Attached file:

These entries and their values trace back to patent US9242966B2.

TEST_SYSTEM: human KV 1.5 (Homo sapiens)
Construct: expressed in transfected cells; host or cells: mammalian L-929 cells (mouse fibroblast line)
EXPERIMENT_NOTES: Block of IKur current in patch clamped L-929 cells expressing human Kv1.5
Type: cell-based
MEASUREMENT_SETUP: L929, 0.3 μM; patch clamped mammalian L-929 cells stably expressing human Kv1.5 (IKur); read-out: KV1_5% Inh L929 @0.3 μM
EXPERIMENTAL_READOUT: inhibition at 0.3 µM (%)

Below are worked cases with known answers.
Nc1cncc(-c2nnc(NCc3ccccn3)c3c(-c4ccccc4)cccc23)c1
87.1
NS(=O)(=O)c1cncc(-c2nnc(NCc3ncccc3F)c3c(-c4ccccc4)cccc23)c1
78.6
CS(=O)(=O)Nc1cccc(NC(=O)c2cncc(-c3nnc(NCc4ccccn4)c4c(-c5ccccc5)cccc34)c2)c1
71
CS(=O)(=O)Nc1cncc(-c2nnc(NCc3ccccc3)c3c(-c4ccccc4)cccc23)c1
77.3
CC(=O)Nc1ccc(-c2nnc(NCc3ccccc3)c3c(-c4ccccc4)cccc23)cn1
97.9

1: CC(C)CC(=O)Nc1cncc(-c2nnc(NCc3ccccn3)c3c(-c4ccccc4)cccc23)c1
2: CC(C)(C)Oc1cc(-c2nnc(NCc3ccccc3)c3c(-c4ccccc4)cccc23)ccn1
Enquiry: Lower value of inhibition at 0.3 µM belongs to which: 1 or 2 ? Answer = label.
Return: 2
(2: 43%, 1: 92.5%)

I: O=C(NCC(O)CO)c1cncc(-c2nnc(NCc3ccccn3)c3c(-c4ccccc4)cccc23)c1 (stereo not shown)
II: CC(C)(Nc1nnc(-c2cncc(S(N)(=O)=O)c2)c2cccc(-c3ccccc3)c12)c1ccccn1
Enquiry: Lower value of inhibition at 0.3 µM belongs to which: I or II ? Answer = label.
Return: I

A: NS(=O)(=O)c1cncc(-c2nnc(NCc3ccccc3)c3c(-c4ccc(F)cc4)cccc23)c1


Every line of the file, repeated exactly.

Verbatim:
These entries and their values trace back to patent US9242966B2.

TEST_SYSTEM: human KV 1.5 (Homo sapiens)
Construct: expressed in transfected cells; host or cells: mammalian L-929 cells (mouse fibroblast line)
EXPERIMENT_NOTES: Block of IKur current in patch clamped L-929 cells expressing human Kv1.5
Type: cell-based
MEASUREMENT_SETUP: L929, 0.3 μM; patch clamped mammalian L-929 cells stably expressing human Kv1.5 (IKur); read-out: KV1_5% Inh L929 @0.3 μM
EXPERIMENTAL_READOUT: inhibition at 0.3 µM (%)

Below are worked cases with known answers.
Nc1cncc(-c2nnc(NCc3ccccn3)c3c(-c4ccccc4)cccc23)c1
87.1
NS(=O)(=O)c1cncc(-c2nnc(NCc3ncccc3F)c3c(-c4ccccc4)cccc23)c1
78.6
CS(=O)(=O)Nc1cccc(NC(=O)c2cncc(-c3nnc(NCc4ccccn4)c4c(-c5ccccc5)cccc34)c2)c1
71
CS(=O)(=O)Nc1cncc(-c2nnc(NCc3ccccc3)c3c(-c4ccccc4)cccc23)c1
77.3
CC(=O)Nc1ccc(-c2nnc(NCc3ccccc3)c3c(-c4ccccc4)cccc23)cn1
97.9

1: CC(C)CC(=O)Nc1cncc(-c2nnc(NCc3ccccn3)c3c(-c4ccccc4)cccc23)c1
2: CC(C)(C)Oc1cc(-c2nnc(NCc3ccccc3)c3c(-c4ccccc4)cccc23)ccn1
Enquiry: Lower value of inhibition at 0.3 µM belongs to which: 1 or 2 ? Answer = label.
Return: 2
(2: 43%, 1: 92.5%)

I: O=C(NCC(O)CO)c1cncc(-c2nnc(NCc3ccccn3)c3c(-c4ccccc4)cccc23)c1 (stereo not shown)
II: CC(C)(Nc1nnc(-c2cncc(S(N)(=O)=O)c2)c2cccc(-c3ccccc3)c12)c1ccccn1
Enquiry: Lower value of inhibition at 0.3 µM belongs to which: I or II ? Answer = label.
Return: I

A: NS(=O)(=O)c1cncc(-c2nnc(NCc3ccccc3)c3c(-c4ccc(F)cc4)cccc23)c1